Last April he published another Facebook post: "I want to tell you what I'm going through now. This morning I lost my balance, but fortunately fell on the bed and wasn't hurt. At Rambam Medical Center, I underwent two CT scans, which negated the possibility of a stroke. Dr. Wasserman says that it was possibly my ear and wanted to send me home. She said they don't want to treat me and I should be treated at the clinic. But I'm afraid to go home, I live alone, and I'm afraid to go home. They insist on releasing me from the hospital without medical treatment, they also threaten to call the police, and instead of receiving medical treatment I could end up in jail. So long."

And Incidentally...

MANY of us in Britain may be reminded not only of what happened in Tunisia but of the Birmingham man who set fire to himself outside the Job Centre in Selly Oak after a row over benefits.

Apparently that is not the only issue for comparisons. After friends and fellow campaigners had waited outside Tel Hashomer hospital for news, Communist Party Knesset member Dov Kheinin observed:
"Moses Silman with burns to 92 per cent of his body is not hospitalised at the burns unit at Tel Hashomer Hospital. There's no room. He'd remains in the general intensive care ward until one of the eight bed in the burns unit becomes available as currently they are all occupied. This is what cuts to the health system look like.
Herein is the essence of Israel's situation. And they even talk about a war against Iran".

Meanwhile in Tunisia
  • The mother of Mohamed Bouazizi, the Tunisian street vendor whose self-immolation touched off a season of Arab uprisings, has been remanded into custody for insulting an official.

    The justice ministry said on Saturday that Manoubia Bouazizi, 60, was arrested a day earlier after an altercation with a judge in a court in her hometown of Sidi Bouzid.

    Manoubia Bouazizi had reportedly been trying to register for government benefits provided to the families of those who died in the revolution.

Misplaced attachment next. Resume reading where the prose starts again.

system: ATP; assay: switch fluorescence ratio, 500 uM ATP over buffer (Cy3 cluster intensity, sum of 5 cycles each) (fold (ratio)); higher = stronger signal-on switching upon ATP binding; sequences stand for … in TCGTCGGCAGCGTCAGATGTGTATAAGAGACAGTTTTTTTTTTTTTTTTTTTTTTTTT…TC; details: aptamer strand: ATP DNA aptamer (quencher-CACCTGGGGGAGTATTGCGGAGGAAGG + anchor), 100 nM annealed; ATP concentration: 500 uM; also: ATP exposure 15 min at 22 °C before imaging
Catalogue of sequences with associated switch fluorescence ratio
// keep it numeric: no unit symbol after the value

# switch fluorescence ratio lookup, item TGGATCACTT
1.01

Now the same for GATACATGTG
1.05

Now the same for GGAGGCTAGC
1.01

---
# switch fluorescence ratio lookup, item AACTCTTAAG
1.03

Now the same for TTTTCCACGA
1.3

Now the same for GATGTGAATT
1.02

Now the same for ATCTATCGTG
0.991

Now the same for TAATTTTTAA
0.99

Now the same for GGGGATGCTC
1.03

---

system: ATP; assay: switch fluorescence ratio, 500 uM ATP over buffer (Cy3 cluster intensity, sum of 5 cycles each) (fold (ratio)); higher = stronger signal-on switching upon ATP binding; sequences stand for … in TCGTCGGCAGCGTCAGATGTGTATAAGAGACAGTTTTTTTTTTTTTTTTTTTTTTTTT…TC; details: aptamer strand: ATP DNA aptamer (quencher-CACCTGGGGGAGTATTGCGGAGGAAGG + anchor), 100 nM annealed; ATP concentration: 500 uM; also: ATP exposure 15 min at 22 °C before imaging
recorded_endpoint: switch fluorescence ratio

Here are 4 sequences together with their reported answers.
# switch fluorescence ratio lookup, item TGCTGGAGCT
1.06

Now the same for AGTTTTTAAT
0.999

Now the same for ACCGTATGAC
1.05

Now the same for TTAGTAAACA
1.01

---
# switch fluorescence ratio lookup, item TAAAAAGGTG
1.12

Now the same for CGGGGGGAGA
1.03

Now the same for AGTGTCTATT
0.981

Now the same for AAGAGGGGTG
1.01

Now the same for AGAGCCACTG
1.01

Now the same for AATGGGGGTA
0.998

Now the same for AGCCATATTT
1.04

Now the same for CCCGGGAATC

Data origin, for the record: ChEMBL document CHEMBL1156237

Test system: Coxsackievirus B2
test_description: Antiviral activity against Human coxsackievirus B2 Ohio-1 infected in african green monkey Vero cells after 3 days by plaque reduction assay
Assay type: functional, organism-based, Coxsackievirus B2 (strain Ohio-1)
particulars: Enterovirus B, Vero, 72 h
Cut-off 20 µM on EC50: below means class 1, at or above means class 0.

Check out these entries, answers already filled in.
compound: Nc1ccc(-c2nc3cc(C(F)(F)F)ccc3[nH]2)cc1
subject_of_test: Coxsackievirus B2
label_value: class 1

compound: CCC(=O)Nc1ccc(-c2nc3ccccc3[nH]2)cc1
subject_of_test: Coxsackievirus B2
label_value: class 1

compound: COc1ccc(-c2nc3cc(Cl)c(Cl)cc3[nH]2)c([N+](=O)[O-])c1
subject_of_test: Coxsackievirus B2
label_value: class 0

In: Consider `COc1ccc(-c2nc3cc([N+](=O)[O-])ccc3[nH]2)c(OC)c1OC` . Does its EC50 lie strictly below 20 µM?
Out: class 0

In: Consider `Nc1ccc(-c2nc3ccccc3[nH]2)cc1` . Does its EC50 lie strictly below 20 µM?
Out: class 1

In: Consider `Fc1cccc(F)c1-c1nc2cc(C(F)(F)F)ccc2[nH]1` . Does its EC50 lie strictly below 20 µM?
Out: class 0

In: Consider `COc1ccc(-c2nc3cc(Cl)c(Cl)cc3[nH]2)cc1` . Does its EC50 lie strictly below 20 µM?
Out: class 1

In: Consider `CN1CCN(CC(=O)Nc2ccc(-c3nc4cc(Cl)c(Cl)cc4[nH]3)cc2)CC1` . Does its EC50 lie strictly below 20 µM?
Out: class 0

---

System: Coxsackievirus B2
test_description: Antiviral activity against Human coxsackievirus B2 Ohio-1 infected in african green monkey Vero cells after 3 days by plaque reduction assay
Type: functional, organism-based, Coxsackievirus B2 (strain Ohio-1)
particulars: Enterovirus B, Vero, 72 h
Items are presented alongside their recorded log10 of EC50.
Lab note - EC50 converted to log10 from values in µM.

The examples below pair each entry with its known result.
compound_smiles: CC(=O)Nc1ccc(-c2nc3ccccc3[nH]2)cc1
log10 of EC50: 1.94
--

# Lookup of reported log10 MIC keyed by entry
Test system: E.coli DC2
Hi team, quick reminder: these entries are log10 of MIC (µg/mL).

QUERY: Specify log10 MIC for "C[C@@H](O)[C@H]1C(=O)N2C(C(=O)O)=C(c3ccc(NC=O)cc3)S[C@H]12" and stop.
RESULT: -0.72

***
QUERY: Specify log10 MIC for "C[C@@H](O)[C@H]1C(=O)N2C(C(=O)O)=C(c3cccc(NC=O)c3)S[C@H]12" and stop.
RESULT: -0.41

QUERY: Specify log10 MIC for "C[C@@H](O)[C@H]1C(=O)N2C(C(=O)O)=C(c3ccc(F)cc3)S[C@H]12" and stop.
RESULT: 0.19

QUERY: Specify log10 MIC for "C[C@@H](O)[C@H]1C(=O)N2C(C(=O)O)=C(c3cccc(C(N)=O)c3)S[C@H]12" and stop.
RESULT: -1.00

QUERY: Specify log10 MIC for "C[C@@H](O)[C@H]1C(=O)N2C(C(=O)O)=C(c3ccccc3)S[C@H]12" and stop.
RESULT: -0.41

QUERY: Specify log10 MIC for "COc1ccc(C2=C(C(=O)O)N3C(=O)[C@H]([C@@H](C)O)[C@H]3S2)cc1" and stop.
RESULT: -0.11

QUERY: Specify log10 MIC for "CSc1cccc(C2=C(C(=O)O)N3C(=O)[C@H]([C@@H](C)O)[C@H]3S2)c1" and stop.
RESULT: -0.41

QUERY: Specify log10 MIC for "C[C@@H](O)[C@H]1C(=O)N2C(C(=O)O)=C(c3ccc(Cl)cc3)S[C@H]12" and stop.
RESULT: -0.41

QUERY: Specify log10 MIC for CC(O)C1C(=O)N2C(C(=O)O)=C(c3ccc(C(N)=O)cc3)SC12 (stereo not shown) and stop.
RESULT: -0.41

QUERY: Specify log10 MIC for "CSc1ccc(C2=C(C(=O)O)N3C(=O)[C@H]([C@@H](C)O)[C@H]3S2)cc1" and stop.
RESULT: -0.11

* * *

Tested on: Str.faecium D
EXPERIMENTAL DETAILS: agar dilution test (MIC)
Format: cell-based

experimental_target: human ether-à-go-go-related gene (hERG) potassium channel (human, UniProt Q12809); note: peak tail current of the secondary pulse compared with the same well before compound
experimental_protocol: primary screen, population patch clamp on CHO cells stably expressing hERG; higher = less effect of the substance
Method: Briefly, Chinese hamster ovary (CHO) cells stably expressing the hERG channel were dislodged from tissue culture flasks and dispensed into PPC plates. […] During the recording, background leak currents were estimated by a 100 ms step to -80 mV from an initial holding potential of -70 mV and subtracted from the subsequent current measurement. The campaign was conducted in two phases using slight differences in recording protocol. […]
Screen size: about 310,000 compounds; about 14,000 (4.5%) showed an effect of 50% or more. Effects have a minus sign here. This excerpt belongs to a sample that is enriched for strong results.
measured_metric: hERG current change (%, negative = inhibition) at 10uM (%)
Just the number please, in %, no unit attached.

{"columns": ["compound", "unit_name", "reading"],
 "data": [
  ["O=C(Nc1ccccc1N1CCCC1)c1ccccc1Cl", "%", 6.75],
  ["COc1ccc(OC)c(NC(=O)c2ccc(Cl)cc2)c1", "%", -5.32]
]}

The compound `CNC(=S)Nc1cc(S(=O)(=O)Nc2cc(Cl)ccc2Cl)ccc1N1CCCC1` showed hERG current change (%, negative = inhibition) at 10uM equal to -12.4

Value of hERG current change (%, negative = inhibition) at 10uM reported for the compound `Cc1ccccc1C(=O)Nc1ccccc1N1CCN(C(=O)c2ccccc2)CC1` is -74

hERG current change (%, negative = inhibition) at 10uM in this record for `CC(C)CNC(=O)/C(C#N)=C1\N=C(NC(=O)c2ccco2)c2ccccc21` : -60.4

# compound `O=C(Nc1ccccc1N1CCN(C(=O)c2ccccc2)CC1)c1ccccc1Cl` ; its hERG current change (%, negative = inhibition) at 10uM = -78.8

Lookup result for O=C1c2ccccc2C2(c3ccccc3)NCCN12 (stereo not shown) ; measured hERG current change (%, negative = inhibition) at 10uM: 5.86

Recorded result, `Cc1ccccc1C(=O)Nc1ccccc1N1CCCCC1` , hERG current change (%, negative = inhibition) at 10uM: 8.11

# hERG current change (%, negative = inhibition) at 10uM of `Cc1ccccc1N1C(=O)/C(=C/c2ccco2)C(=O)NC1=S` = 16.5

She was transferred to a detention centre in nearby Gafsa and is due to appear before a magistrate on Monday, charged with insulting an official while he was performing his duties, ministry spokesman Mondher Bedhiafi told the AFP news agency.

    The uprising in Tunisia was sparked in December 2010 when Mohamed Bouazizi, a 26-year-old produce vendor, died after setting himself on fire in protest against his humiliation and extortion at the hands of police and government officials.

    On Friday, his brother, Salem Bouazizi, said his mother argued with a clerk of the court, not the judge, who embarrassed her and pushed her towards the exit, at which point the two exchanged insults.

    "My mother was humiliated. The authorities must learn to respect people. We're not going to let this go," Salem Bouazizi told AFP.

    He said his mother had been at the courthouse to sign documents that would allow her to receive government compensation awarded to "martyrs of the revolution."

    There have been considerable tensions in Sidi Bouzid in the aftermath of the uprising over the international fame of the Bouazizi family.

Thanks are due to FB friend Sol Salbe for keeping us posted on the news from Israel, and drawing attention to the discrepancy between what Moshe Silman wrote and Yisrael Hayom's edited version.